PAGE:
Why pay for expensive drain cleaners when you can apply chemistry to make the products yourself? Here is how to make homemade drain cleaner to unclog your drain cheaply and effectively.
Homemade Drain Cleaner Method #1: Baking Soda and Vinegar
The same chemical reaction that makes bubbles for the classic science fair chemical volcano can be used to loosen gunk from a slow drain. When baking soda and vinegar are mixed, carbon dioxide is produced. This agitates material in the clog, making it easier to flush away.
- Remove as much excess water as possible.
- Pour a liberal amount of baking soda (sodium bicarbonate) into the drain. You can use half a box, if you like.
- Pour vinegar (weak acetic acid) into the drain. The reaction between the chemicals will produce bubbles.
- If you have a plunger, try to loosen the clog.
- Rinse with hot water.
- Repeat if desired.
Mixing baking soda and vinegar is safe and non-toxic. The products are also easy to find and inexpensive, so if your drain is just slow rather than seriously clogged, it's a good option to try. If no water is draining at all, you may need to break out the big guns.
Drain Cleaner Method #2: Sodium Hydroxide
The active ingredient in serious drain cleaner is sodium hydroxide or lye. If you're a true do-it-yourself type, you can actually make sodium hydroxide from the electrolysis of sodium chloride (table salt) in water. Another way to make lye is from ashes. You can purchase sodium hydroxide (also called caustic soda) at any hardware supply store. Some commercial products also contain small metal flakes, which react with sodium hydroxide to produce hydrogen gas and a lot of heat. The heat helps melt greasy clogs.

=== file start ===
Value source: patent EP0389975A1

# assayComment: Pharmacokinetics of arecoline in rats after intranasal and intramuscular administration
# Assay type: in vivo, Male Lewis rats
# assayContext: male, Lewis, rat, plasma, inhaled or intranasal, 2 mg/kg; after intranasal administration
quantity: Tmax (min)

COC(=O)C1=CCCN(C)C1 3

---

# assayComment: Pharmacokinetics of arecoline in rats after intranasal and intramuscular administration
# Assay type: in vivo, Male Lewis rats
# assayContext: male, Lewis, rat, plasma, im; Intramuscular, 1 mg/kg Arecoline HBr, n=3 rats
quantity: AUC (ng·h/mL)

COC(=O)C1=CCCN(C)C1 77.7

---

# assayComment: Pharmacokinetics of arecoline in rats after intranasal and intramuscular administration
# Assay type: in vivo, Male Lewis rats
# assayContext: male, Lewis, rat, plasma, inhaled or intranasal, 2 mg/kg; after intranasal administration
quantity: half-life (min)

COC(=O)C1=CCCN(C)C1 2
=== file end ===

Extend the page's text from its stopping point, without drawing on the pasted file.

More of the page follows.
- Fill a plastic bucket most of the way full with cold water. Sodium hydroxide can react with metal, so a glass bowl is fine too, but don't use a metal pot.
- Add 3 cups sodium hydroxide. You can stir it with a plastic or wooden spoon. The mixture will fizz and heat up.
- Pour this solution into the drain. Let it work its magic for 30 minutes,
- Rinse with boiling water.
The sodium hydroxide dissolves organic material, like hair and grease. This is a highly effective chemical, but as with commercial drain cleaner, you need to follow safety instructions. Sodium hydroxide can burn your skin and evolve caustic vapors.
So, wear gloves and avoid handling sodium hydroxide or putting unprotected hands in the water after adding this product. Make sure air circulation in the room is good and avoid using more product than you need. While you could simply pour sodium hydroxide in your drain, it's much safer for you and your plumbing to mix it with water first to dilute it. Not that you would, but don't drink it or leave it where children or pets might get into it. Avoid inhaling the fumes. Basically, follow the safety precautions listed on the container.
A common problem with bathroom sinks, showers, and bathtubs is hair caught in the drain. Remove the drain and pull away any hair or other matter that has become trapped.
If you haven't tried it already, clear the U-shaped trap below the drain, Put a bucket under the drain and use a wrench to unscrew the trap from the plumbing. Shake it out or use an old toothbrush to push debris through the joint. Rinse it with water before screwing it back into place.